Channel your inner Elizabeth Vargas instead. Meaning, kick it with your crew and have a fantastic time, but switch it up with mocktails, instead of keeping pace with the boys.

And no, I’m not talking about a modest glass of club soda whose only excitement is a squeeze of lime; I’m talking about the super-delish fauxjitos and zero-proof mélanges that are taking bar menus by storm.

From Tommy Bahama’s Pineapple, Cream of Coconut, and Nutmeg “Pain Chiller” to the Genius Lounge’s whisky-free, cherry-infused “The Duke,” watering holes around the world are paying mind to the fact that peeps want to party without the consequences.

Keep Your Eyes on the Prize

Hawaii’s got more perks in a square mile than entire cities on the mainland (here’s looking at you, Grand Rapids). But, outside of Oahu, we’re not exactly known for our nightlife.

Apart from drug dealers, owners of Korean bars and the very mixologists who keep you from going thirsty, most of us survive and thrive during daylight hours.

Maui Activities, Best things to do in Maui

In other words, beach drinking, early Happy Hours, bars that shutter up at 10 pm—most islands go crickets-quiet, far before midnight. And, it would behoove you to do the same.


The best Hawaiian activities have to do with fun under the sun, whether it’s hiking Maui’s bad-ass bamboo forest or long-boarding summer swells in Hanalei on Kauai.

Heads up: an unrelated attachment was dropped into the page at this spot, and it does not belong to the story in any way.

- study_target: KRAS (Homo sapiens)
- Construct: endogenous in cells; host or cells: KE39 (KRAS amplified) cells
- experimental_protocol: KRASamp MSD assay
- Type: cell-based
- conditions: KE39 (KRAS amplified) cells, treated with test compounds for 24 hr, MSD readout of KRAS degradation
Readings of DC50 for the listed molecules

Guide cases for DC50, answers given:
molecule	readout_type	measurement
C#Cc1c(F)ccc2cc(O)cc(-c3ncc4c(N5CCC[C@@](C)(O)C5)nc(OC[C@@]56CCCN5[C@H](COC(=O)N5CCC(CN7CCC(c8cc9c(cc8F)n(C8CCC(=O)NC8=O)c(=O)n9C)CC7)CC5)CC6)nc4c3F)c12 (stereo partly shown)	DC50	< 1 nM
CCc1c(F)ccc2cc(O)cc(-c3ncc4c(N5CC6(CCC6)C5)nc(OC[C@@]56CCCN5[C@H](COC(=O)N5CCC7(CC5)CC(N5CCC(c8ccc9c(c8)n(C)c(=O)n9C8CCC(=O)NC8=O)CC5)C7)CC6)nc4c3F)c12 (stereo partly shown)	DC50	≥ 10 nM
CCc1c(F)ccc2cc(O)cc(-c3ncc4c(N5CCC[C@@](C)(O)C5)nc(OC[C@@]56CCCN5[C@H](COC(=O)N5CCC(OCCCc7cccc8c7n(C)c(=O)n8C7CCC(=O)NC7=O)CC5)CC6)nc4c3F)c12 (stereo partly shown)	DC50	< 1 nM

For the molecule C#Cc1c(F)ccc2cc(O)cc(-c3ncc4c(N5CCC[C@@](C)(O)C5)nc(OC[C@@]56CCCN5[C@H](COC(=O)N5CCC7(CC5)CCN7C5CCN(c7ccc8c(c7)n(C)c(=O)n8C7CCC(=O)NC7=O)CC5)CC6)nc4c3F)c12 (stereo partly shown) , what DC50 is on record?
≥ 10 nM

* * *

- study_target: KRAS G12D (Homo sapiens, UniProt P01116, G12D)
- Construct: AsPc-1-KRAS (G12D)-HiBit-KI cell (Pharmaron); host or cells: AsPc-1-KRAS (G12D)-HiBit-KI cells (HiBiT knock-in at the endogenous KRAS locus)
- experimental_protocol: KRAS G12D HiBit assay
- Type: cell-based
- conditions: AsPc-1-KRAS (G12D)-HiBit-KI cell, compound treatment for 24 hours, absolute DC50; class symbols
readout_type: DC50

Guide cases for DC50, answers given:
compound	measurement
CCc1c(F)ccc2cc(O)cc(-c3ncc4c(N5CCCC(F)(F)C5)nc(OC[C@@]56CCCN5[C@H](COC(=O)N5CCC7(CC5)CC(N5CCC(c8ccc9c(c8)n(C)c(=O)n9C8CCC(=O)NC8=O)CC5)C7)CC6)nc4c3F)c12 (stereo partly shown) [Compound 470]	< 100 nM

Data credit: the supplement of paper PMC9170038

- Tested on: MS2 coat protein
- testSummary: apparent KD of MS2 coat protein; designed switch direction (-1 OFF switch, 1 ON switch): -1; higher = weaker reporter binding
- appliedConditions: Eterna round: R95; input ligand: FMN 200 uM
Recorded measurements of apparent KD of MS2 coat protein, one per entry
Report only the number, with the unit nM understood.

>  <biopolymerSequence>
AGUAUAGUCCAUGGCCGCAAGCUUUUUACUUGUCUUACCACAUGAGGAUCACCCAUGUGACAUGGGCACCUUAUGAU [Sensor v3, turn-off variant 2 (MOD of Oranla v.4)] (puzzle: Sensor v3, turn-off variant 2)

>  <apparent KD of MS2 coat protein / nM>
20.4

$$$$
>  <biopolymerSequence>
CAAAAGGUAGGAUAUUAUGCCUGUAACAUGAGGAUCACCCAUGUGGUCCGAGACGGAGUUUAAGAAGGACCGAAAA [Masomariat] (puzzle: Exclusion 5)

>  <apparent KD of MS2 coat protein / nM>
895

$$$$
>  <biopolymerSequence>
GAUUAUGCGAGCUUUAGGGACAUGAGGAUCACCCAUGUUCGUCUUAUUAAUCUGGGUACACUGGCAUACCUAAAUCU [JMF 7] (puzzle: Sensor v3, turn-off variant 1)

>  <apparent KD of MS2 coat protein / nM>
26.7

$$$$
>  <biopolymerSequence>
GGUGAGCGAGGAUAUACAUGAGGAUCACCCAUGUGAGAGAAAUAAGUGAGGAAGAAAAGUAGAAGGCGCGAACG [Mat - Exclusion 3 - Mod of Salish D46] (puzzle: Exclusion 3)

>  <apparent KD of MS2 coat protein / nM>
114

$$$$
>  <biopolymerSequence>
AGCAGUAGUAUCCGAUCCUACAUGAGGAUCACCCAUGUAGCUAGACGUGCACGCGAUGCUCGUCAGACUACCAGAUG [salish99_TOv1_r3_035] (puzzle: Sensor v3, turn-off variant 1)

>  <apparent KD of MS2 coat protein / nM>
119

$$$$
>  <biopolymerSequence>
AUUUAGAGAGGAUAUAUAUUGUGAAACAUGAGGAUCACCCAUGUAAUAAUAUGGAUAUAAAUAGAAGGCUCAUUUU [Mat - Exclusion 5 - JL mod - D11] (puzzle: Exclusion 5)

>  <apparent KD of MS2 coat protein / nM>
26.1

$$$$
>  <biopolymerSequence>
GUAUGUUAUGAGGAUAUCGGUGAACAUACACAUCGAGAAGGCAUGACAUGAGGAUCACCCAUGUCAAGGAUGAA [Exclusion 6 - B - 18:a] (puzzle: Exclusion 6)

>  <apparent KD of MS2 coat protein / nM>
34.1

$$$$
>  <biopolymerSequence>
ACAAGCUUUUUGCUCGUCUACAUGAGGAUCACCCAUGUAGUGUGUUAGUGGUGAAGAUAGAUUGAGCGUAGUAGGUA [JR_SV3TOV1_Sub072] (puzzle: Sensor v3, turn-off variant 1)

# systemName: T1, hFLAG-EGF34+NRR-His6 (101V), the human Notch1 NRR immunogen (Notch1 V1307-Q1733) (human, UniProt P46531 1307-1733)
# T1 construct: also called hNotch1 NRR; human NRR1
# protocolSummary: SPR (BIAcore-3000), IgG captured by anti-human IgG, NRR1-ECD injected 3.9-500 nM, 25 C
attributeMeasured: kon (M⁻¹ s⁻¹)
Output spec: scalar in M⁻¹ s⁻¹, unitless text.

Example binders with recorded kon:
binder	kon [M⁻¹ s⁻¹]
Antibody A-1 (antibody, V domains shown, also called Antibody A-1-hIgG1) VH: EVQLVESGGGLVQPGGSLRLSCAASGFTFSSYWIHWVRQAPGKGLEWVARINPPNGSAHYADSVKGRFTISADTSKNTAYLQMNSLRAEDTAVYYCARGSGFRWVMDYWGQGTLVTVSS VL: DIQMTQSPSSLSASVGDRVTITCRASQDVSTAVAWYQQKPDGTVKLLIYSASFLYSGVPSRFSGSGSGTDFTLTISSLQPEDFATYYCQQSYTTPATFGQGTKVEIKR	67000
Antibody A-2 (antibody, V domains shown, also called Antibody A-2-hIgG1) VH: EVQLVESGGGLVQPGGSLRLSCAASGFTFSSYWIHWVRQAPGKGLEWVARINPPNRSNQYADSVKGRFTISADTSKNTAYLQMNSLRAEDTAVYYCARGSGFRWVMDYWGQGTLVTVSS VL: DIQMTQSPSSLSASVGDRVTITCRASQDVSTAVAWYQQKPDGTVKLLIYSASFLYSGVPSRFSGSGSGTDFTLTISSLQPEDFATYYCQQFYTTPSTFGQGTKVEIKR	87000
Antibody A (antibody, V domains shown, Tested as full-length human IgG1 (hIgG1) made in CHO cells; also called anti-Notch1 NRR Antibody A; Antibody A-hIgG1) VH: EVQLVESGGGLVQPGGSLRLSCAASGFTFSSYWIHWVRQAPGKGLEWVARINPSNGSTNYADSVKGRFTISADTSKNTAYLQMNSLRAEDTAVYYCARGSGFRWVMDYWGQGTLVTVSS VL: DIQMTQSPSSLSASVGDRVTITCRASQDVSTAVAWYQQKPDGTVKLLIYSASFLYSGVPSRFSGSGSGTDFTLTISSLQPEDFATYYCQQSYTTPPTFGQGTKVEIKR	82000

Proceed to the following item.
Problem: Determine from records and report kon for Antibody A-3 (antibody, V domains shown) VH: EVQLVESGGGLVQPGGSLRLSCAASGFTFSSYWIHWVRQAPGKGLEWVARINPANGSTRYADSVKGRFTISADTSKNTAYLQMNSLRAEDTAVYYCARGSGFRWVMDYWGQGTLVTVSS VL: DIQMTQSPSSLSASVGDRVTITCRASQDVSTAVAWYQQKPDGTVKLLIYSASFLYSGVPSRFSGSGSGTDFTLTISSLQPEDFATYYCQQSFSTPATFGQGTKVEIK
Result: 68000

Rise after 9 am, only to nurse a throbbing head and you’ll feel, well, kinda like a loser. From watching the sun rise over Haleakala to taking an early-morning snorkeling trip, trust me when I say that most Hawaiian activities aren’t exactly geared towards Phil and Stu’s coterie of friends.

This doesn’t mean that you can’t rock out, let loose, get tipsy, or even plan a night to get smashed to smithereens at LuLu’s. Rather, it means internalizing these tips, exercising some restraint and showing some decorum. And, if all of this sounds damn near impossible—well, kid, you’re on your own; here’s the number for Meadows.





  • Brian K

    Brian K has been a writer and publisher for 10+ years and has worked for LiveYourAloha as a freelance author and content manager for several of them. There's not much about Hawaii he can't tell you about!